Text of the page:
In our “Physician Voices” podcast series, we welcome doctors to share their unique stories, expert perspectives, and helpful insights. In this candid Q&A with Fernando Porter, MD, a Maryland-based, board-certified family medicine physician, we explore:
- Balancing entrepreneurship and partnership to start a successful private practice
- Navigating bureaucratic hurdles and administrative burden as a solo practitioner
- Uniting diverse providers to share knowledge and improve patients’ access to care
This excerpt of our conversation has been edited for length and clarity. You can listen to the full episode below and find us on Apple Podcasts, Google Podcasts, or your preferred podcast platform.
How have physician collaboration, mentorship, and leadership played a pivotal role in your career, Dr. Porter? And was there a specific time when the knowledge you gained from this peer-to-peer connection helped you grow or improve how you care for patients and the community?
That’s an interesting question. What has really helped me personally is being in the director’s space for the Virtual Health clinic. I came on board to assist Privia with the virtual clinic platform in May of 2020. That gave me exposure to physician and business leaders within Privia. Just having regular conversations with them has supported my growth, not only as a provider but also as someone who has a desire to understand the business of medicine.
I had a friend of mine recommend the book The Innovator’s Dilemma, which literally changed my life. That became my framework. It helped me recognize that I was maybe underestimating how large a role I and other physicians have in transforming healthcare. With where healthcare is right now, we can be significant players in how we move the needle forward to deliver care to patients, how we train our physicians, how physicians are compensated, and more.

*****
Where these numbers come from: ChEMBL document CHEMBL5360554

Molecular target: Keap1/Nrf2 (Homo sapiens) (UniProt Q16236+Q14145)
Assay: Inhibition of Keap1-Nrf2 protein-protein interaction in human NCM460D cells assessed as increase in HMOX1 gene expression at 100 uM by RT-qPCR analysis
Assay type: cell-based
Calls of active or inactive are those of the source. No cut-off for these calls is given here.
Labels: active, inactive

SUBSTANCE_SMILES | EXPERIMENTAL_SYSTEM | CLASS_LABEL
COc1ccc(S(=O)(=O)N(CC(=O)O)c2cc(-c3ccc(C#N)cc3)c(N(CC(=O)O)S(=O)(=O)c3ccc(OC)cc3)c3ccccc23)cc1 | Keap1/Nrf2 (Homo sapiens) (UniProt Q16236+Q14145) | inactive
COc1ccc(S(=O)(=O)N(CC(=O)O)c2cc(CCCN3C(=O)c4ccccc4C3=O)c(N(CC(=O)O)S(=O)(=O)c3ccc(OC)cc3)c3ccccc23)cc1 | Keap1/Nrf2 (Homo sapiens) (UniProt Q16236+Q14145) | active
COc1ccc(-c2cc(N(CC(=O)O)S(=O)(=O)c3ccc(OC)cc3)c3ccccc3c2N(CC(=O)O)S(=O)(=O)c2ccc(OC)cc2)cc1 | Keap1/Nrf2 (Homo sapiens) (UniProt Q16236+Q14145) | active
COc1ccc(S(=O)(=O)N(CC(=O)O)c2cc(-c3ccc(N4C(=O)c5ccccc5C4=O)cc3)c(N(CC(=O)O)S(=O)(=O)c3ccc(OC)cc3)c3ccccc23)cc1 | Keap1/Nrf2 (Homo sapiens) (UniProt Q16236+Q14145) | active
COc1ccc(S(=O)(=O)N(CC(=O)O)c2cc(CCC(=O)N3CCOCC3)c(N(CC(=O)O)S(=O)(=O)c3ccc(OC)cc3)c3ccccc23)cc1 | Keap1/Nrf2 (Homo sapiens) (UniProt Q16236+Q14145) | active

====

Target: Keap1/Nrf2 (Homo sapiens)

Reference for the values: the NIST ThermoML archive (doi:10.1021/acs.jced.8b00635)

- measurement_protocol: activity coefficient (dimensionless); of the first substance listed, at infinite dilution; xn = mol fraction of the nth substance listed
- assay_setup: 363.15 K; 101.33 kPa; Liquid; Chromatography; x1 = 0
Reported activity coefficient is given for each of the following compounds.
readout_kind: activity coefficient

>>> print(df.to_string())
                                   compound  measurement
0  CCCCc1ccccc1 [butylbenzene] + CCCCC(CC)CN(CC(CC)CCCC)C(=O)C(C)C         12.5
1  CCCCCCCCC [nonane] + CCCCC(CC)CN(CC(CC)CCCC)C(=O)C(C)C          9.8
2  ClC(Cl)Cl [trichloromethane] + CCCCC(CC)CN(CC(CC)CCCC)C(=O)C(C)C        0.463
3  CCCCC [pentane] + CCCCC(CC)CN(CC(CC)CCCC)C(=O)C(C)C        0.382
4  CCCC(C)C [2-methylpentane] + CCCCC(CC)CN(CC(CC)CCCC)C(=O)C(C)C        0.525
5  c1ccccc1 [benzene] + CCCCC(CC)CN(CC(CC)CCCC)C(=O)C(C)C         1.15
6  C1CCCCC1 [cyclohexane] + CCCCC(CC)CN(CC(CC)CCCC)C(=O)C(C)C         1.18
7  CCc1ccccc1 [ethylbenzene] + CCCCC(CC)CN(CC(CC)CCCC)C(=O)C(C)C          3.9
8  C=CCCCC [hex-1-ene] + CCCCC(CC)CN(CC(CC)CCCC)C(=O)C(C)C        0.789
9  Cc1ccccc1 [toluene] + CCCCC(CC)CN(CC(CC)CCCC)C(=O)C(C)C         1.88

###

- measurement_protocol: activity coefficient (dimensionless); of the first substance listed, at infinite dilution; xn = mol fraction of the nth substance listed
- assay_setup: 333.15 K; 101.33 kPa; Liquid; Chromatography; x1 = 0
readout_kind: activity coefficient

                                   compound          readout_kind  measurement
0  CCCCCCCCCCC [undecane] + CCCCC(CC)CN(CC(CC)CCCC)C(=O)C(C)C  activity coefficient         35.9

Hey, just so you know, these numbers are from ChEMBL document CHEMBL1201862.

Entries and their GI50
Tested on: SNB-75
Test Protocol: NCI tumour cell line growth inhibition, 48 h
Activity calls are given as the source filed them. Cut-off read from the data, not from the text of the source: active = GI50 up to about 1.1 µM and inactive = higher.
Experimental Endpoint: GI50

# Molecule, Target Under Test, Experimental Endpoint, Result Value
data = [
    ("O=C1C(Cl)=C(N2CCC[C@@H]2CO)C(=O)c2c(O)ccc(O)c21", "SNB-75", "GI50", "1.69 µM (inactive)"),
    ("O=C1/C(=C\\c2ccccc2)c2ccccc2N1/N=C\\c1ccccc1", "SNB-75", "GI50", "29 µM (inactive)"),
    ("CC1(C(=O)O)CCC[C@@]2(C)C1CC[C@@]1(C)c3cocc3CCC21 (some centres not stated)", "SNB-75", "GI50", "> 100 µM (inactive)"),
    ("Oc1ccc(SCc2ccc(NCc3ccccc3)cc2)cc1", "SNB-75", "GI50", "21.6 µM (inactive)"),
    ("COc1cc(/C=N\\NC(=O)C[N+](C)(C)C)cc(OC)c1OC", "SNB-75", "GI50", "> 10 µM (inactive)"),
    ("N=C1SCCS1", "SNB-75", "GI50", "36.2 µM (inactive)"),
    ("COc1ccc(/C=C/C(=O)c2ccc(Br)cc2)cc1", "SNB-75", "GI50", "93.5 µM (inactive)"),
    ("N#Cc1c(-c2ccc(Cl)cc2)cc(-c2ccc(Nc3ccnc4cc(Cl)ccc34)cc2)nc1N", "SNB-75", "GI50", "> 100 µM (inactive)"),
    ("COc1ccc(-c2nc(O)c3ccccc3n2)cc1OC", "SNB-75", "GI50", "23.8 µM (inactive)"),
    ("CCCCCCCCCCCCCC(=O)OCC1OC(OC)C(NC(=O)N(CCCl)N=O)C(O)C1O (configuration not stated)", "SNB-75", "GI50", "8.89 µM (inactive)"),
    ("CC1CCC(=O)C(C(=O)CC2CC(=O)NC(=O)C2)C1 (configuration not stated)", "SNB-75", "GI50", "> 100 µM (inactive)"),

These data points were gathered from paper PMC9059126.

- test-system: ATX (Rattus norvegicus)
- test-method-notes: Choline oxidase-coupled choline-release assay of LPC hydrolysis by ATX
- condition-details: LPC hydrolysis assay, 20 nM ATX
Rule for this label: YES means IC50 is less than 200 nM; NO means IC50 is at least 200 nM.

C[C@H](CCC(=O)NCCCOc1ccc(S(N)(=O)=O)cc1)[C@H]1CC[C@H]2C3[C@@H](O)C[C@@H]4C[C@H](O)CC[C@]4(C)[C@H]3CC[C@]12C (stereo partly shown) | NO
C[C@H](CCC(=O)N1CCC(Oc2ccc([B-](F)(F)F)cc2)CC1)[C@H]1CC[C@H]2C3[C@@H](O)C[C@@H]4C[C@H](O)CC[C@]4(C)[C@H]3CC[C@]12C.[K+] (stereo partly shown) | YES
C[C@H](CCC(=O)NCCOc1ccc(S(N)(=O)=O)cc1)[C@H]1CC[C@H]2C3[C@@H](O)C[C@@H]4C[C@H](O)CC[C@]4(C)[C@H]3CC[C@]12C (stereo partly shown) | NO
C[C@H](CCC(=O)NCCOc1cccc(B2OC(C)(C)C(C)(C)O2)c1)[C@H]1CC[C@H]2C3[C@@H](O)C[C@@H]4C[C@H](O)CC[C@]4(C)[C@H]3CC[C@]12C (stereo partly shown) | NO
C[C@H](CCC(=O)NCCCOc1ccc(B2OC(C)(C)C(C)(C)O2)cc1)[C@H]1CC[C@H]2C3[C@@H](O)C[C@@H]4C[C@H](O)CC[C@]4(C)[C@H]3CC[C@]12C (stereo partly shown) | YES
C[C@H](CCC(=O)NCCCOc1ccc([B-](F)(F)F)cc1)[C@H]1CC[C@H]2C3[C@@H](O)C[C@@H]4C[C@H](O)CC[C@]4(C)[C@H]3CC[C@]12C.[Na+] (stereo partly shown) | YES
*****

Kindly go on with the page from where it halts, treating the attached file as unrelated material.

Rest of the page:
Read Dr. Porter’s op-ed for the American Medical Association on creating a “first-class” telehealth experience.
There’s also the sense of community and collaboration with the physicians themselves. Long gone are the days where physicians would graduate from residency, hang up their shingles, join their medical societies. And then go to meetings on a regular basis with those medical societies that connect you with the cardiologist, who’s also your friend, and the OB-GYN who delivers your kids. That used to be a thing: physicians were a community. Not only that, but they were friends. Those medical societies still exist, but people just don’t participate in them as much as they once did. My wife’s grandfather was a doctor, and that all seems like a relic of his generation. That’s since changed because medicine is now a corporation, so to speak, right?
Now, you still have that camaraderie in residency. But as soon as you leave residency and go out into the community, you don’t really know the cardiologist, rheumatologist, dermatologist anymore. That’s why it’s so valuable participating in Privia’s physician-organized delivery “POD” meetings. That’s why I enjoy getting to know my fellow practitioners and going to the annual National Physician Advisory Council. It’s important to me to meet and see the doctors who are leading the different markets throughout Privia.